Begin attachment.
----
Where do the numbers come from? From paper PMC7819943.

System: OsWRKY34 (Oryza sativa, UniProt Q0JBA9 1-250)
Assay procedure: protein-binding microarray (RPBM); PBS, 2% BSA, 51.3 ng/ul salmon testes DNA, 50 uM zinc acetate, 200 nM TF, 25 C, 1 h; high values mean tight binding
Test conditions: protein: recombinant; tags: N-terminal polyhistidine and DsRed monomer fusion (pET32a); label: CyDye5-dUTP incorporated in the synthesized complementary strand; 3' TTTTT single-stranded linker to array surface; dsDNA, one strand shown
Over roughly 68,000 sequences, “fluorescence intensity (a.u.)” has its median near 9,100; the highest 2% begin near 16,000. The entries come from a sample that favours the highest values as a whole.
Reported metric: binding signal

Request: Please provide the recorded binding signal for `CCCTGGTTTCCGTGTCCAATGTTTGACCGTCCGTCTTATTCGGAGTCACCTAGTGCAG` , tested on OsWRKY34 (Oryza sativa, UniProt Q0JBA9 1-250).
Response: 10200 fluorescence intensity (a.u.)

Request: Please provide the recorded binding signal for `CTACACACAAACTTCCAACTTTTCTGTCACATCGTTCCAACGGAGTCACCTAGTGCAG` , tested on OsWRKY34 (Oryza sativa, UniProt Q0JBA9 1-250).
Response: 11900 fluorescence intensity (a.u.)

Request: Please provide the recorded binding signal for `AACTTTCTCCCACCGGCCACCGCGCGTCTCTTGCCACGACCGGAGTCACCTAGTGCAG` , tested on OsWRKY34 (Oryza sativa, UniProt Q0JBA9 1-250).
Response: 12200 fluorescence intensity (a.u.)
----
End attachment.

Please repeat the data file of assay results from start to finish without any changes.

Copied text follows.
Where do the numbers come from? From paper PMC7819943.

System: OsWRKY34 (Oryza sativa, UniProt Q0JBA9 1-250)
Assay procedure: protein-binding microarray (RPBM); PBS, 2% BSA, 51.3 ng/ul salmon testes DNA, 50 uM zinc acetate, 200 nM TF, 25 C, 1 h; high values mean tight binding
Test conditions: protein: recombinant; tags: N-terminal polyhistidine and DsRed monomer fusion (pET32a); label: CyDye5-dUTP incorporated in the synthesized complementary strand; 3' TTTTT single-stranded linker to array surface; dsDNA, one strand shown
Over roughly 68,000 sequences, “fluorescence intensity (a.u.)” has its median near 9,100; the highest 2% begin near 16,000. The entries come from a sample that favours the highest values as a whole.
Reported metric: binding signal

Request: Please provide the recorded binding signal for `CCCTGGTTTCCGTGTCCAATGTTTGACCGTCCGTCTTATTCGGAGTCACCTAGTGCAG` , tested on OsWRKY34 (Oryza sativa, UniProt Q0JBA9 1-250).
Response: 10200 fluorescence intensity (a.u.)

Request: Please provide the recorded binding signal for `CTACACACAAACTTCCAACTTTTCTGTCACATCGTTCCAACGGAGTCACCTAGTGCAG` , tested on OsWRKY34 (Oryza sativa, UniProt Q0JBA9 1-250).
Response: 11900 fluorescence intensity (a.u.)

Request: Please provide the recorded binding signal for `AACTTTCTCCCACCGGCCACCGCGCGTCTCTTGCCACGACCGGAGTCACCTAGTGCAG` , tested on OsWRKY34 (Oryza sativa, UniProt Q0JBA9 1-250).
Response: 12200 fluorescence intensity (a.u.)